So, I call him immediately. He said, "Well, you need at least two wigs, probably four." There was one wig where he said, "We could repurpose Jamie's old wig from Halloween. We can use that as the base." So the first wig that I'm wearing [at the beginning of the movie], when Gwen is kind of like the church lady, that's Jamie's old wig from Halloween Ends. And then he then started making the other wigs. He measured my head with saran wrap and tape, and I've never done any of that stuff. I came in to try it on right before I left [for the shoot], and it was just like this waterfall of hair. He didn't want to cut it yet. Then they sent the wigs to Montreal and this woman named Lyne Lapiana, she's very, very good with wigs. She cut it and then she added extensions to it.
Was the big wig heavy to wear?
Because it's a really good wig, it was never heavy. It was light as a feather. But my hair had to be slicked and tightly bound to my head, and clipped and gelled and then the [I had the bald] cap. The wig was not uncomfortable, but the tightness under it [was]. That's a lot of hair to wrap up inside a wig cap!
Gwen's look began to get more exaggerated in the last few years of her life, after she married former actor-turned-handyman Joe Lara.
The hair got bigger and the body got smaller. Of course, she said that no one's allowed to be divorced because it's a sin against God. She controlled everybody's lives [in her congregation], and everyone did exactly what she said, or they wouldn't be allowed to stay [in the church]. And then she divorced her loving husband [of 40 years], and she married the handyman who was much younger than her. She had a very produced wedding. She produced the engagement. It was very much like her life was a reality show.
The trailer teases a scene from her wedding night, when Joe is in leopard print briefs and she's in a black lace bustier. What was that like to film?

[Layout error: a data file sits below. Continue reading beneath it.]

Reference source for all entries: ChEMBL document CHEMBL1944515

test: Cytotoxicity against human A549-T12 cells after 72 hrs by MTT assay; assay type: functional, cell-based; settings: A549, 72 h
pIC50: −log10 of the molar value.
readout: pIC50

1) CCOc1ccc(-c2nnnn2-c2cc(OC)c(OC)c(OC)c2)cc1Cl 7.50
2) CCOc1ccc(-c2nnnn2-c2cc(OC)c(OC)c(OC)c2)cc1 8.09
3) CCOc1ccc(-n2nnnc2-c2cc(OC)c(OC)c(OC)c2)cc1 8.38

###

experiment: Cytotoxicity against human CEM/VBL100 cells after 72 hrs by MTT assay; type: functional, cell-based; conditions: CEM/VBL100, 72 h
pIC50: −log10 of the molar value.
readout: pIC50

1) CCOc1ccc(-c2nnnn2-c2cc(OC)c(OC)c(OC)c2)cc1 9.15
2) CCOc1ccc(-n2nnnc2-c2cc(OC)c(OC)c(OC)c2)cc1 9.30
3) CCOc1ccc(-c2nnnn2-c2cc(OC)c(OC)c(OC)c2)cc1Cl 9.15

Terrifying. Because there's just so much trust involved when you do these things. If it was me working with a director I knew for a long time [it wouldn't have been as scary]. I just was an actor for hire. And when you're just an actor for hire and they're saying, "Yeah, you're in a corset and stocking belts and he's in a leopard skin loin…" It's the most vulnerable thing in the world to be naked on the set or to have a sexual scene on the set. And this was not a sexy scene. [Laughs] But for them, it was the highlight of sexy. It was one of those things where you're like, "This is either the worst thing that's ever happened to my career, or maybe it'll be funny." [Laughs]
Lifetime Vincent Walsh and Jennifer Grey in 'Gwen Shamblin: Starving for Salvation'
By the final years of her life, Gwen Shamblin was visually anorexic. You're already such a petite person, but did you choose to lose any weight for the role?
I've never had an eating disorder, and I feel very grateful to never have had an eating disorder. It's a very, very serious psychiatric disease. There is treatment for, and it is very hard to recover from. I've done a PSA with NEDA — which is the National Eating Disorder Association — and that will run with the movie. It's so critical that people seek help because it will kill you.
For me, I'm always the same weight. I've got one of those bodies that's just the same. It gets wrinklier as it gets older, and it needs surgery for, you know, neck and back and joints and things. It's changing, but my weight is very constant. My biggest issue is that when I'm working, I was doing two hours of hair and makeup, and then I was working 12, 14-hour days, and then driving to location. I'm not really good at eating crap food, so my biggest challenge was to try to keep my weight up. I did not try to lose weight, but I was losing weight, and I was not liking it. I like my boobs and my butt! But what happens is as soon as I lose weight, I just get, like, really bony.
I'll tell you where it stands. It is not finished. There's nothing imminent I can share with you at this moment… I would love spill some tea, because it would be fun. I'm not being stingy, I just can't.
Gwen Shamblin: Starving for Salvation premieres Saturday, Feb. 4 at 8 p.m. on Lifetime.